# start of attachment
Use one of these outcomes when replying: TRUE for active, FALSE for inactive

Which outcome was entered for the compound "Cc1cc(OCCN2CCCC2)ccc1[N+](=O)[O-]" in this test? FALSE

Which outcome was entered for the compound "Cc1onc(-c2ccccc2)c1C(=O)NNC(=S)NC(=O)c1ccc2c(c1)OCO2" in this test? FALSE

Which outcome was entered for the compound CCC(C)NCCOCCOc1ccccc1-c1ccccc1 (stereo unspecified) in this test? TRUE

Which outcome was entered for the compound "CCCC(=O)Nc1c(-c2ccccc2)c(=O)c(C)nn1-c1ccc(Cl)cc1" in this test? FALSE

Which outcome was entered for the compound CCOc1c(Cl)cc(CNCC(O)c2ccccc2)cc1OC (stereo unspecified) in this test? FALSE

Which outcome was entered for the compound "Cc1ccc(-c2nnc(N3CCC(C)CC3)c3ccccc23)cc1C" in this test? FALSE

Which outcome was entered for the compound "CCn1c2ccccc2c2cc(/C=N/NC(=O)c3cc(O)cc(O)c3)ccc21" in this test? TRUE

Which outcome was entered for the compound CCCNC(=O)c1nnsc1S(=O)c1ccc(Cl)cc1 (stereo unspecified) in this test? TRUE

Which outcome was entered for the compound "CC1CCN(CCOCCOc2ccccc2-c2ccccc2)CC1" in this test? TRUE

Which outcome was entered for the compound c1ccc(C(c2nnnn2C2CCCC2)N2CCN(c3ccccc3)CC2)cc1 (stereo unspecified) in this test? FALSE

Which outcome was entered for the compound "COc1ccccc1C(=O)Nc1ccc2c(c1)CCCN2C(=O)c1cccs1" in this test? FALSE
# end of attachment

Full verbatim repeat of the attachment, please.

Use one of these outcomes when replying: TRUE for active, FALSE for inactive

Which outcome was entered for the compound "Cc1cc(OCCN2CCCC2)ccc1[N+](=O)[O-]" in this test? FALSE

Which outcome was entered for the compound "Cc1onc(-c2ccccc2)c1C(=O)NNC(=S)NC(=O)c1ccc2c(c1)OCO2" in this test? FALSE

Which outcome was entered for the compound CCC(C)NCCOCCOc1ccccc1-c1ccccc1 (stereo unspecified) in this test? TRUE

Which outcome was entered for the compound "CCCC(=O)Nc1c(-c2ccccc2)c(=O)c(C)nn1-c1ccc(Cl)cc1" in this test? FALSE

Which outcome was entered for the compound CCOc1c(Cl)cc(CNCC(O)c2ccccc2)cc1OC (stereo unspecified) in this test? FALSE

Which outcome was entered for the compound "Cc1ccc(-c2nnc(N3CCC(C)CC3)c3ccccc23)cc1C" in this test? FALSE

Which outcome was entered for the compound "CCn1c2ccccc2c2cc(/C=N/NC(=O)c3cc(O)cc(O)c3)ccc21" in this test? TRUE

Which outcome was entered for the compound CCCNC(=O)c1nnsc1S(=O)c1ccc(Cl)cc1 (stereo unspecified) in this test? TRUE

Which outcome was entered for the compound "CC1CCN(CCOCCOc2ccccc2-c2ccccc2)CC1" in this test? TRUE

Which outcome was entered for the compound c1ccc(C(c2nnnn2C2CCCC2)N2CCN(c3ccccc3)CC2)cc1 (stereo unspecified) in this test? FALSE

Which outcome was entered for the compound "COc1ccccc1C(=O)Nc1ccc2c(c1)CCCN2C(=O)c1cccs1" in this test? FALSE